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The All-American Addiction

Publication Year: 2002

John R. Gerdy knows sports inside-out. He has been an All-American Basketball Player whose college jersey was retired. He was briefly a professional player. Later he served as an associate commissioner in the NCAA's Southeastern Conference, and as a legislative and ethical advisor to the NCAA and the Knight Commission. Currently he teaches courses on sports administration. Now, in Sports: The All-American Addiction, he brings his insights and observations together in a radical, critical evaluation of the impact of sports on American life. This book argues that our society's huge investment in organized sports is unjustified. Ardent boosters say that sports embody the "American Way," developing winners by teaching lessons in sportsmanship, teamwork, and discipline. In fact, Gerdy writes, modern sports are eroding American life and undermining traditional American values essential to the well-being of the nation and its people. Like a drug, this obsession allows Americans to escape problems and ignore issues. Gerdy asks tough questions. Have sports lost their relevance? Is it just mindless entertainment? Is our enormous investment in sports as educational tools appropriate for a nation that needs graduates to compete in the information-based, global economy of the twenty-first century? Do organized sports continue to promote positive ideals? Or, do sports, in the age of television, corporate sky boxes, and sneaker deals, represent something far different? Boldly making his case, Gerdy detects five causes for alarm. A violent, win-at-all-cost mentality exists. A greater number of spectators are idly watching the few elite athletes. An athletic culture that is anti-intellectual systematically creates "dumb jocks." While bridges, inner-cities, and schools are crumbling, tremendous sums of tax dollars vanish to wealthy owners, millionaire players, and to college athletic programs. Studies show that sports are no more effective in promoting equality than any other American institution. Can organized sports be restructured? The author concludes with a series of daring suggestions for change. John R. Gerdy is visiting professor of sports administration at Ohio University, Athens. His books include Sports in School: The Future of an Institution and The Successful College Athletic Program: The New Standard. He has been published in such periodicals as Black Issues in Higher Education, NCAA News, Sporting News, and College Board Review.

Published by: University Press of Mississippi


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pp. vii

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pp. ix-x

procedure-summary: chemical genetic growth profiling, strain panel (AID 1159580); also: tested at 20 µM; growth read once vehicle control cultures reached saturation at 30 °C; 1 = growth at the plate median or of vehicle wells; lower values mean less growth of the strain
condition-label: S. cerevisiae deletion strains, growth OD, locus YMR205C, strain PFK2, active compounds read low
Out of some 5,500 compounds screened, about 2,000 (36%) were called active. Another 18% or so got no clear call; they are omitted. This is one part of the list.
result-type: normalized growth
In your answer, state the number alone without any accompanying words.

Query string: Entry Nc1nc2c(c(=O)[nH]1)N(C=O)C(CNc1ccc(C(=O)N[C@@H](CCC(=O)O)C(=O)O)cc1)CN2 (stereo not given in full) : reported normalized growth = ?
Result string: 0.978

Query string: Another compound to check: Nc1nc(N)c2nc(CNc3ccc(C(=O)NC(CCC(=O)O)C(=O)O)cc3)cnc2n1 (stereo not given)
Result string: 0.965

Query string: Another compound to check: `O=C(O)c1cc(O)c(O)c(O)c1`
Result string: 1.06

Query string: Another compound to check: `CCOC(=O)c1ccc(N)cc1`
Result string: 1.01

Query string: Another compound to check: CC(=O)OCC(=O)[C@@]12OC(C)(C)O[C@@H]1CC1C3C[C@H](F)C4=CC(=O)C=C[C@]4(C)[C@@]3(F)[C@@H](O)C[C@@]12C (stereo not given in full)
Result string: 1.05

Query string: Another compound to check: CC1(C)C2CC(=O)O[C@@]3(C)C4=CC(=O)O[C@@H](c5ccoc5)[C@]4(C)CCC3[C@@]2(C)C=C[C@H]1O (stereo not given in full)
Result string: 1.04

This book represents not only the sum of forty years of experience in athletics, but also in a significant way, the input and influence throughout the years of many family members, friends, teammates, teachers, and coaches. A few, in particular, deserve mention: My brothers, Greg and Tom, and my sister, Jeannie, whose advice, support, and perspective have always been, and will...

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pp. xi-xxiii

I have been involved in organized athletics my entire life in virtually every capacity imaginable—as a player, a youth league coach, as a fan, and as a youth and college administrator. I believe very strongly that participation in athletics can teach valuable life lessons in ethics, discipline, and teamwork. There is no question in my mind that athletics can contribute in...

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1. The Essence of the Game

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pp. 3-8

The summer after I had decided to stop chasing the dream of a career in the NBA, a college teammate was getting married in Charlotte, North Carolina. The church was not more than a mile from the arena in which we had played most of our college games. I was in the wedding....

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2. Buying In

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pp. 9-20

It is hard to imagine how a coach, chasing his son around the batting cage with a bat, screaming about not being disciplined at the plate, could possibly be a good thing. But there we were, watching silently, none of us all that surprised or terribly upset at what we were seeing. We had witnessed enough incidents where coaches screamed and yelled at their players. Although...

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3. The All-American Addiction

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pp. 21-39

I know the addiction well. I have spent countless hours at games, watching them on television, or reading about them in newspapers and magazines. I have to willfully resist snapping on the television to check out that night’s big game, or to catch a quick sports news update from ESPN. I am drawn to it like...